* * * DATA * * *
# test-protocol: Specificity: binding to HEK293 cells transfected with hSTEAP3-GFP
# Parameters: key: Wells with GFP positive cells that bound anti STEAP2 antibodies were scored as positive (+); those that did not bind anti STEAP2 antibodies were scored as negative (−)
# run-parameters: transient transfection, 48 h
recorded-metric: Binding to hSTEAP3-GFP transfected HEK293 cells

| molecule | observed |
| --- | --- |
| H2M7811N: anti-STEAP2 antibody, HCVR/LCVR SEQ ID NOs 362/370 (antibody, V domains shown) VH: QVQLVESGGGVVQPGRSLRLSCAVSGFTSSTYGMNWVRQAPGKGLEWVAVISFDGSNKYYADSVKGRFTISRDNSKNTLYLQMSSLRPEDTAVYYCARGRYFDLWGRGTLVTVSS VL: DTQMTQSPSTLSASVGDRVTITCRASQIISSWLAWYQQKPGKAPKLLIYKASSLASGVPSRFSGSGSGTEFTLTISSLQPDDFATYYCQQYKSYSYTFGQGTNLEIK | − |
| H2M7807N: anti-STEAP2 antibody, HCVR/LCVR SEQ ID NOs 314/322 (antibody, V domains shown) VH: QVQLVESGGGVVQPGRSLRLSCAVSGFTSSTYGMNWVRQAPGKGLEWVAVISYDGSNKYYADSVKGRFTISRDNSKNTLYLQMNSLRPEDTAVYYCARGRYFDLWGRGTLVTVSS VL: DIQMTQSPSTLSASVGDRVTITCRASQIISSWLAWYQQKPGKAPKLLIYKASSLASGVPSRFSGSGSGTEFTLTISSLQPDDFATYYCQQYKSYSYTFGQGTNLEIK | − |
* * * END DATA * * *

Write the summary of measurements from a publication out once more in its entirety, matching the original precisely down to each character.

# test-protocol: Specificity: binding to HEK293 cells transfected with hSTEAP3-GFP
# Parameters: key: Wells with GFP positive cells that bound anti STEAP2 antibodies were scored as positive (+); those that did not bind anti STEAP2 antibodies were scored as negative (−)
# run-parameters: transient transfection, 48 h
recorded-metric: Binding to hSTEAP3-GFP transfected HEK293 cells

| molecule | observed |
| --- | --- |
| H2M7811N: anti-STEAP2 antibody, HCVR/LCVR SEQ ID NOs 362/370 (antibody, V domains shown) VH: QVQLVESGGGVVQPGRSLRLSCAVSGFTSSTYGMNWVRQAPGKGLEWVAVISFDGSNKYYADSVKGRFTISRDNSKNTLYLQMSSLRPEDTAVYYCARGRYFDLWGRGTLVTVSS VL: DTQMTQSPSTLSASVGDRVTITCRASQIISSWLAWYQQKPGKAPKLLIYKASSLASGVPSRFSGSGSGTEFTLTISSLQPDDFATYYCQQYKSYSYTFGQGTNLEIK | − |
| H2M7807N: anti-STEAP2 antibody, HCVR/LCVR SEQ ID NOs 314/322 (antibody, V domains shown) VH: QVQLVESGGGVVQPGRSLRLSCAVSGFTSSTYGMNWVRQAPGKGLEWVAVISYDGSNKYYADSVKGRFTISRDNSKNTLYLQMNSLRPEDTAVYYCARGRYFDLWGRGTLVTVSS VL: DIQMTQSPSTLSASVGDRVTITCRASQIISSWLAWYQQKPGKAPKLLIYKASSLASGVPSRFSGSGSGTEFTLTISSLQPDDFATYYCQQYKSYSYTFGQGTNLEIK | − |